Unpretentious and folksy, the Original Pancake House in Crown Hill is an unlikely outpost for what's become a national chain of breakfast restaurants. Founded in a red-roofed, white-sided house in suburban Portland in 1953, OPH is now in 111 locations.
Ken Naito, whose family developed a signifcant part of downtown Portland over the decades, bought the Seattle franchise (100 seats at the Crown Hill location, 150 in Kirkland) in 1995. No reservations; the waiting room is the front porch, lined with benches that look like they've come from Home Depot. The plain-spoken dining room is panelled in knotty pine, though a surprising bright spot on a couple of recent visits were original watercolors of Paris by Queen Anne artist Leslie Jenkins.
The signature dish here is the Dutch Baby, $10.83 these days, which arrives at the table still quivering from the oven, a baked soufflé rich in eggs and cream, slightly custardy on the bottom, crisper on the sides, dusted with powdered sugar, begging for lemon juice, melted butter and maple syrup. Now, Seattle residents with very long memories may tell you, with some legitimacy, that the original Dutch Baby was served at Manca's Café, an establishment originally at Second and Cherry, later at First and Columbia. Victor Manca based his "original" recipe (90 cents in 1942) on the traditional, oven-baked German apple pancake. By 1987, Sunset Magazine's version came in second to a chicken-artichoke casserole in a poll of reader favorites, but by then the Dutch Baby was already a staple of the popular OPH on Portland's Barbur Boulevard.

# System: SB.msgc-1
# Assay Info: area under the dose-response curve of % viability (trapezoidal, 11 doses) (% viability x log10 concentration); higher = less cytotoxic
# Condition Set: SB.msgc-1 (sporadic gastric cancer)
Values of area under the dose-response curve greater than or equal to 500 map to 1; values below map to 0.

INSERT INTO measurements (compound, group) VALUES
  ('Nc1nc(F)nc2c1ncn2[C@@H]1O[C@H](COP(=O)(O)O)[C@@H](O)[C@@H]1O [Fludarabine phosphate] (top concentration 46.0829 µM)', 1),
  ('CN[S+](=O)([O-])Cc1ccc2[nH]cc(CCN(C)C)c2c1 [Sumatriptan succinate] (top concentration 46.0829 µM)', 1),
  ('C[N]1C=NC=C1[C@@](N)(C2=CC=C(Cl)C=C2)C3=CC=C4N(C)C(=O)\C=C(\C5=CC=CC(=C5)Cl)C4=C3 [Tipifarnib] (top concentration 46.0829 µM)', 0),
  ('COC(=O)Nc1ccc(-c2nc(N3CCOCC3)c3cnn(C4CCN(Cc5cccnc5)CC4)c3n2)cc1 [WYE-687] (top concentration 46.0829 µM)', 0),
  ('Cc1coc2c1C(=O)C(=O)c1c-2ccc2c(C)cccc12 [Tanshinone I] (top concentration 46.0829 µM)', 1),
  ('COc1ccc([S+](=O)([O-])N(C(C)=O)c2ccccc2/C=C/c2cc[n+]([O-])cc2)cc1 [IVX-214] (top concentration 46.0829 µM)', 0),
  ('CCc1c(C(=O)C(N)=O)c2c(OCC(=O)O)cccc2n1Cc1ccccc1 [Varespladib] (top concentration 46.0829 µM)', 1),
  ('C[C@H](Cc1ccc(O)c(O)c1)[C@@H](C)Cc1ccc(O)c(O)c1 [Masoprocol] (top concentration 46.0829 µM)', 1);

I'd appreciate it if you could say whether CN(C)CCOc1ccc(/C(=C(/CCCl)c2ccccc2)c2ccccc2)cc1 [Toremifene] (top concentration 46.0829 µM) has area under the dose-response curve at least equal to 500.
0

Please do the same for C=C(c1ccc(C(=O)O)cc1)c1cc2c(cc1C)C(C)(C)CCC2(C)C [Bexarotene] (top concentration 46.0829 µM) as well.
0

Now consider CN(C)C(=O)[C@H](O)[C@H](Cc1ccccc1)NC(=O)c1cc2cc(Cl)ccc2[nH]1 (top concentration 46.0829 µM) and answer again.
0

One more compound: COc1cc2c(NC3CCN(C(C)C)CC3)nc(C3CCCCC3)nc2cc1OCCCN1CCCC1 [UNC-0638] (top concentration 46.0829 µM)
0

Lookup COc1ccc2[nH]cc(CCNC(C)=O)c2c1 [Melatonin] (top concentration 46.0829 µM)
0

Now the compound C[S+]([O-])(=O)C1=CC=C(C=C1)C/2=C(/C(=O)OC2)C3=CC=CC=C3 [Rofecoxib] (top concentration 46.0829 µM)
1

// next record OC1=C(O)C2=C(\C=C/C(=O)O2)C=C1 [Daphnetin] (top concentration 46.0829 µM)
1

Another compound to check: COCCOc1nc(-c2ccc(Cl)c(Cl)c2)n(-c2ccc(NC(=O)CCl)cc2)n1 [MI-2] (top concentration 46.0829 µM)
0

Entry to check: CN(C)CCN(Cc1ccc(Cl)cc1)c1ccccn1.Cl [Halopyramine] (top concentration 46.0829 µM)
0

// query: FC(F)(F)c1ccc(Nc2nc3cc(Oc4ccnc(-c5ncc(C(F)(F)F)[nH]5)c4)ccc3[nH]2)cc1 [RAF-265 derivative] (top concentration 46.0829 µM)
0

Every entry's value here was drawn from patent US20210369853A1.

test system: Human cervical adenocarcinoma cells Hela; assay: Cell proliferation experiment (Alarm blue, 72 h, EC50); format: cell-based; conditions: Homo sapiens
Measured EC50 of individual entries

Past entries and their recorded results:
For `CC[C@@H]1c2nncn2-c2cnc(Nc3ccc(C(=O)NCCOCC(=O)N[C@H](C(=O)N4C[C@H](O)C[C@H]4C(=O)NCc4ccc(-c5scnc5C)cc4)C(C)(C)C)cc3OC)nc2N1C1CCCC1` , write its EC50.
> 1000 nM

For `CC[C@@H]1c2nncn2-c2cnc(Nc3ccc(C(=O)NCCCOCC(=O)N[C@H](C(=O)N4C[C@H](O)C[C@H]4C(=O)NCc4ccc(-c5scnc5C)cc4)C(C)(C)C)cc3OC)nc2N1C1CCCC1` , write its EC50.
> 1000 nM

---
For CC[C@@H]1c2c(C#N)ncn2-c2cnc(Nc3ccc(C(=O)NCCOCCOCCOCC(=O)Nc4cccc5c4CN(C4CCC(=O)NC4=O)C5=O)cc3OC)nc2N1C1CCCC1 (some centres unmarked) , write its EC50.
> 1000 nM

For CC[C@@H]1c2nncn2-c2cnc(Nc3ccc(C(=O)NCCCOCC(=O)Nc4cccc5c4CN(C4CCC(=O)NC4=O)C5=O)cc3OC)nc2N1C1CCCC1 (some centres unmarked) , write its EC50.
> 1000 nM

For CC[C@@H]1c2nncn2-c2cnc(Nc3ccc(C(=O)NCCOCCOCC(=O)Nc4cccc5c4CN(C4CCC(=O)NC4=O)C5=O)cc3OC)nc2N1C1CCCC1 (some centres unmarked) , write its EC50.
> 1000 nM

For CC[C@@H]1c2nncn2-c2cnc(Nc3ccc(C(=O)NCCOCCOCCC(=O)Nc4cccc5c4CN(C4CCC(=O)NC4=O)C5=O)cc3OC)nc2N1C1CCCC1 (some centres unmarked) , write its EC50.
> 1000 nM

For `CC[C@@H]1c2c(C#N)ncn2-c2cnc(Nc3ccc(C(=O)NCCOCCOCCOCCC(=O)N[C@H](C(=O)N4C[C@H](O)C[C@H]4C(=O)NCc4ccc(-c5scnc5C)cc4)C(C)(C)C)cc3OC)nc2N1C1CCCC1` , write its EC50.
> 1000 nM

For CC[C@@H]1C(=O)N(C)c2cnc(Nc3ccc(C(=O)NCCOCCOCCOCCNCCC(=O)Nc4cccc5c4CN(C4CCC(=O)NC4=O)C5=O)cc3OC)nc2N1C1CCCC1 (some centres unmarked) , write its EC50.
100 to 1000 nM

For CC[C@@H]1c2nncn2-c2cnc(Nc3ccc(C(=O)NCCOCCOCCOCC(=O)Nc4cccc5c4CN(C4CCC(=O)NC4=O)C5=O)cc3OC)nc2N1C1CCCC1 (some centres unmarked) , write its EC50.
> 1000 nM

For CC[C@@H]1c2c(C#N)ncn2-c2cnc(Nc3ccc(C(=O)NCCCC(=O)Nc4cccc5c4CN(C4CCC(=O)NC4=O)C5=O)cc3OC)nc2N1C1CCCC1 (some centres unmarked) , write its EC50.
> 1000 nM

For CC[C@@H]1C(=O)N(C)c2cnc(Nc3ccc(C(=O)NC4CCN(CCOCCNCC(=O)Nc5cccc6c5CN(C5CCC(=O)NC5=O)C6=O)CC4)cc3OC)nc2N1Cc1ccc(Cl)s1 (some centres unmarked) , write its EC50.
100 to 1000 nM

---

Back in the spotless kitchen on 15th NW, it's Manuel Ramos's job to whip up the batter for the Dutch Baby, its cousin the apple pancake, and the oven-baked omelets. (Officially, the recipe and techniques are closely guarded secrets, but you can find plenty of reasonable imitations online.) Ramos started at OPH as a busser 12 years ago and today he's the only one Naito trusts as Baby-baker. Into an 8-inch teflon-coated pan goes the batter (unbleached hard wheat flour; several AA eggs, cream, a touch of lemon, perhaps?), then 20 minutes of intense heat in the 85,000 BTU Montague Vectaire convection oven. Ramos sends a wireless page to the waitress, and not until she's waiting, across the passe, does he remove the pan, slide the Baby onto a plate, and sprinkle it with confectioner's sugar.
The Dutch Baby clocks in at 700 calories and 9 grams of carbs, about the same as a waffle, before you add whipped butter, lemon, powdered sugar or maple syrip. (it's the apple pancake that'll get you, with 1,530 calories and 309 grams of carbs.) The Crown Hill location alone serves some 2,500 a year. It is decidedly not "gourmet," just amazingly good.